Employment app and website Indeed is perhaps the one that swings the hardest for your cryballs, showing the sheer scale and broad sweep of people looking for new jobs at any one time. We see men, women, high school graduates, and parents in scenes of joy, sadness, struggle, and determination. The only hint that it was made this year is the man doing a job interview over Zoom. Called “The Rising” and set to the tune of Christian Shelton’s cover of the Andra Day hit “Rise Up,” it’s putting an emotionally uplifting spin on the search for your perfect job.

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Over at Logitech, the tech accessories brand enlisted Lil Nas X to narrate and star alongside 13 other artists and creators in a spot that’s going for what I’ll call the Generational Anthem genre of advertising. “We stand in defiance. We the makers. We the ground-breakers. We the creators, the screamers, the dreamers. We defy expectations, perceptions, and misconceptions. We defy the logic of what we should look like, sound like, be like. We defy genres, algorithms, and entire industries. See us defy that little voice that says, ‘Oh no, we can’t,’ with a roar back that says, ‘Oh yes, we will.’ Because to create the future, you must defy the logic of the past.”

It’s a common approach, used to sell just about anything, even sneakers.

Freelance working platform Fiverr will be using Four Seasons Total Landscaping to show how to take your small business and make it big. Because that joke didn’t get old after, say, November 8.

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Robinhood, meanwhile, decided to just play the plug-ears-la-la-la card and pretend that the last two weeks didn’t even happen, to drop a spot that’s looking to show you that you’ve always been an investor—that haircut, that new dog, the 6 a.m. jog,  relationships, new businesses—and now it’s time to take that experience into the stock market. Thankfully, those call options I had on that buzzcut from a barber with diamond hands didn’t bankrupt my whole family.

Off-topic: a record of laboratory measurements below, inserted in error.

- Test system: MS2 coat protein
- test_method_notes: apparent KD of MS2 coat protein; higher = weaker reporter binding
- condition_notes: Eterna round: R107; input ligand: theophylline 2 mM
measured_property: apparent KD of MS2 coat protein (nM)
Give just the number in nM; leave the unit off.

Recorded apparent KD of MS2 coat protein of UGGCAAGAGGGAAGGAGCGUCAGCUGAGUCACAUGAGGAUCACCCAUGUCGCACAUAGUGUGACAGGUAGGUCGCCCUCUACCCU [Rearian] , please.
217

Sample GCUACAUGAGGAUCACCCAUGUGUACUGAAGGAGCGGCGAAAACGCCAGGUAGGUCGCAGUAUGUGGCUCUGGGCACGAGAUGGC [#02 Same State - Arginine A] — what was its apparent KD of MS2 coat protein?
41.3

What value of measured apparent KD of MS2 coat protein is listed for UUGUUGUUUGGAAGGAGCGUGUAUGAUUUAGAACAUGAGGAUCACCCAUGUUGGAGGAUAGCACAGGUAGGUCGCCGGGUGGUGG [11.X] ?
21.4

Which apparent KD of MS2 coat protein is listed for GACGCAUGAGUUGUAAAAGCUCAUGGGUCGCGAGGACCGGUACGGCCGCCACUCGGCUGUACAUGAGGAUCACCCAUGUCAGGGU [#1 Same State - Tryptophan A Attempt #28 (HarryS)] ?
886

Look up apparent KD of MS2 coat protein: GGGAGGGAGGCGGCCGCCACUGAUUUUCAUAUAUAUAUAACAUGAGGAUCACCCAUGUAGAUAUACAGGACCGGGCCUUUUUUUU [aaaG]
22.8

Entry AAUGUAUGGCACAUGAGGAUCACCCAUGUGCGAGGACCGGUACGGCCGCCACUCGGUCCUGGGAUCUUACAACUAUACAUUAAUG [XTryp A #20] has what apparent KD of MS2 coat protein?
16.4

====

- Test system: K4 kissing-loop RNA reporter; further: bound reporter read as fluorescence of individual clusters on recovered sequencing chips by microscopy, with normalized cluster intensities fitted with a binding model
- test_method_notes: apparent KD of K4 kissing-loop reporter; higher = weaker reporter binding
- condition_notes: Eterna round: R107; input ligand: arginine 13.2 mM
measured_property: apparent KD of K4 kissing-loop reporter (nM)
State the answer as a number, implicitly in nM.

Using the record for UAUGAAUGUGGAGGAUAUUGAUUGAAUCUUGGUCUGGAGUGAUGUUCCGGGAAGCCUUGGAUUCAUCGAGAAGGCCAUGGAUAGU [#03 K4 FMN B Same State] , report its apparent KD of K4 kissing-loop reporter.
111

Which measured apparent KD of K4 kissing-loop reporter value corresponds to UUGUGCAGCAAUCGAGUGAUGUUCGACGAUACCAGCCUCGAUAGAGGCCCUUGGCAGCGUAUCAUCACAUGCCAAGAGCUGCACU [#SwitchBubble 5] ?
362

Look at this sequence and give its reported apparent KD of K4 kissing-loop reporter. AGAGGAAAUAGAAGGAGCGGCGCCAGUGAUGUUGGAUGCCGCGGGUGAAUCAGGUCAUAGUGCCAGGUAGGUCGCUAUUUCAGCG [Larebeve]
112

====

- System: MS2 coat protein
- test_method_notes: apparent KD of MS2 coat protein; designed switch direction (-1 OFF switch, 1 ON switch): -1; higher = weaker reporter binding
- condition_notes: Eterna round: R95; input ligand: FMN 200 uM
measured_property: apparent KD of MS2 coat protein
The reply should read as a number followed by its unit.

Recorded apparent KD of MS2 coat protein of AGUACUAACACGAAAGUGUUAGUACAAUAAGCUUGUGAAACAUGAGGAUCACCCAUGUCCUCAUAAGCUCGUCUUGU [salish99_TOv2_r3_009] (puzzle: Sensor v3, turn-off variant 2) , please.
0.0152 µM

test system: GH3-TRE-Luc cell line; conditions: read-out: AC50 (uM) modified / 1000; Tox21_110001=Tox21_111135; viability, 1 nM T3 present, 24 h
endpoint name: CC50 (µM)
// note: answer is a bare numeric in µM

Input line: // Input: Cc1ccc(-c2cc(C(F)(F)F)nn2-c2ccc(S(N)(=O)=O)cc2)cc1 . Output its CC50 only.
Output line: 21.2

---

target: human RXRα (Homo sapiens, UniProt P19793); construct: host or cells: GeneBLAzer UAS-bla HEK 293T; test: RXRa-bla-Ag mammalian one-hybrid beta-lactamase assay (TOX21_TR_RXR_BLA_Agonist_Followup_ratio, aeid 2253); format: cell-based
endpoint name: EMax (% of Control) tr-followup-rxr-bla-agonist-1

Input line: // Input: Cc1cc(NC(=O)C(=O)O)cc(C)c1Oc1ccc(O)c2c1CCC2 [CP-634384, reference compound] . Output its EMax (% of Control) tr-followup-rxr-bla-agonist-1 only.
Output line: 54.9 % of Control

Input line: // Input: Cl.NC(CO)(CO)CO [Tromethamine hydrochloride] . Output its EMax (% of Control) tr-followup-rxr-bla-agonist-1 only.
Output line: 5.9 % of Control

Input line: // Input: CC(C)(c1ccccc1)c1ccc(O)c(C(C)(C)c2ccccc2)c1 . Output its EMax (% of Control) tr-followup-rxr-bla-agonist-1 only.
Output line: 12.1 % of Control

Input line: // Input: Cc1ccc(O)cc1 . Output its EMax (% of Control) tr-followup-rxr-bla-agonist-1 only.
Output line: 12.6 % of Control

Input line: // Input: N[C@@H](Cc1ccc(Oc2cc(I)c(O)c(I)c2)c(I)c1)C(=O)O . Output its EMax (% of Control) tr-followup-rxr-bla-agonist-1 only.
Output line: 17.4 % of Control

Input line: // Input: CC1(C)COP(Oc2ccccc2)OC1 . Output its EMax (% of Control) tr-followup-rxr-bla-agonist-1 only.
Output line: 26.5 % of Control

Guinness recruited NFL legend Joe Montana to invoke the famous 1979 Cotton Bowl comeback by his Notre Dame Fighting Irish (the Chicken Soup Game) in which he fought off cold conditions and scored three touchdowns in the last eight minutes of the game, as a metaphor for dealing with the flaming pile of bad situations that was 2020. “You wanna be great?” Montana asks rhetorically. “Make everyone around you better.” Sure thing, champ, but two screaming elementary-school kids during a Zoom meeting is a more formidable threat than the Houston Cougars defensive backfield.

And lastly, Michelob Ultra showcases a laundry list of famed, successful athletes, but highlights their more candid moments away from competition to ask us to focus on our own personal happiness. The commercial asks if stars such as Serena Williams, Peyton Manning, and Anthony Davis were happy because they were winning, or winning because they were happy.

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Insecurity and uncertainty have always been fertile ground for any advertiser to manipulate for commercial purposes. But this year was not the one for the Super Bowl ad breaks to be life-coaching sessions. So by Monday, these marketers will all be singing their own version of another Dolly hit: “Do I Ever Cross Your Mind.”

About the author

Jeff Beer is a staff editor at Fast Company, covering advertising, marketing, and brand creativity.